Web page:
Letters on Happiness

by Peter Saint-Andre

Letter Eight: Heal Yourself

Previous: Letter Seven: Philosophy as Medicine

Hey Schuyler,

I think you're onto something here. With your insight in mind, I've taken a look at some other passages where he talks about groundless desires for things that are unnatural or unnecessary (it's helpful that these Epicurean fragments are online because it's easy to search through them).

Your example of fame is a good one: it is something unnatural, so if you have a groundless desire for fame then you'll have a corresponding fear of living in obscurity. That combination of desire and fear might lead you to do things that will make you unhappy (say, appear in a reality TV show or something silly like that).

Furthermore, Epicurus sometimes groups several similar phenomena in with the desire for fame, such as desires for riches and power (and, I suppose, corresponding fears of poverty and weakness):

One will not banish emotional disturbance or arrive at significant joy through great wealth, fame, celebrity, or anything else which is a result of vague and indefinite causes. (Vatican Saying 81)

Happiness and bliss are produced not by great riches nor vast possessions nor exalted occupations nor positions of power, but rather by calmness of mind, freedom from pain, and a disposition of the soul that sets its limits in accordance with nature. (Fragment 548)

Similarly with the desire, common in ancient city-states like Athens, to be acclaimed and honored by one's fellow citizens (and the corresponding fear of being ignored and disrespected by them):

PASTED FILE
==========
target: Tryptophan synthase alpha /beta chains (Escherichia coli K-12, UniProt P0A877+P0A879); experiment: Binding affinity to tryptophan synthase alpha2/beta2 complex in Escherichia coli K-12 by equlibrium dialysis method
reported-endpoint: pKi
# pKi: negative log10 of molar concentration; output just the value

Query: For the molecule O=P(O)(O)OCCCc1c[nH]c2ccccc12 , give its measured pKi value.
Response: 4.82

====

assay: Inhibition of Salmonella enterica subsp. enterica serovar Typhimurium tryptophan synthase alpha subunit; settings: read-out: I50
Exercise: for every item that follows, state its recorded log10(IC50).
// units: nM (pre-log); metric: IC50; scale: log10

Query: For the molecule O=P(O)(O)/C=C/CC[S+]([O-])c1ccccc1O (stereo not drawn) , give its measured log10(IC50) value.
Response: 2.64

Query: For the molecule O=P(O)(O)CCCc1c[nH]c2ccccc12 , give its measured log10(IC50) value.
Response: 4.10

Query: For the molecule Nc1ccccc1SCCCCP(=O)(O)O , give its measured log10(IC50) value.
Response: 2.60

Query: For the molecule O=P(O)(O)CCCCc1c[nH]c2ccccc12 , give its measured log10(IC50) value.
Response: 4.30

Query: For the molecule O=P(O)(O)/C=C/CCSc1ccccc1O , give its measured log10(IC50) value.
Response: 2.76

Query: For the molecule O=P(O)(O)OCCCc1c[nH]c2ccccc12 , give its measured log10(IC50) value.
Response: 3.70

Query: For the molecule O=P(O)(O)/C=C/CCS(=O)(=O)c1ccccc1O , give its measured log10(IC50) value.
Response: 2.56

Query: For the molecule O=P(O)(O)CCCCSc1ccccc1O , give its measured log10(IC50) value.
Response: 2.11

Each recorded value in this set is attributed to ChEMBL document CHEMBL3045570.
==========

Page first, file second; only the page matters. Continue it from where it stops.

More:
The esteem of others is outside our control; we must attend instead to healing ourselves. (Vatican Saying 64)

Some people want to be well esteemed and widely admired, believing that in this way they will be safe from others; if the life of such people is secure then they have gained its natural benefit, but if not then they have not gained what they sought from the beginning in accordance with what is naturally appropriate. (Principal Doctrine 7)

In all of these cases, there is a dyad of unhealthy desires and fears, which are caused by not understanding what is natural and necessary in life and by unreasonably expecting or hoping for something more than the baseline. (I'm still not clear on what exactly is included in that baseline, but in part I think we're defining it as we go along by seeing what's not included, such as fame, fortune, power, and public honors.)


Next: Letter Nine: The Diseases of the Soul

Peter Saint-Andre > Writings > Epicurus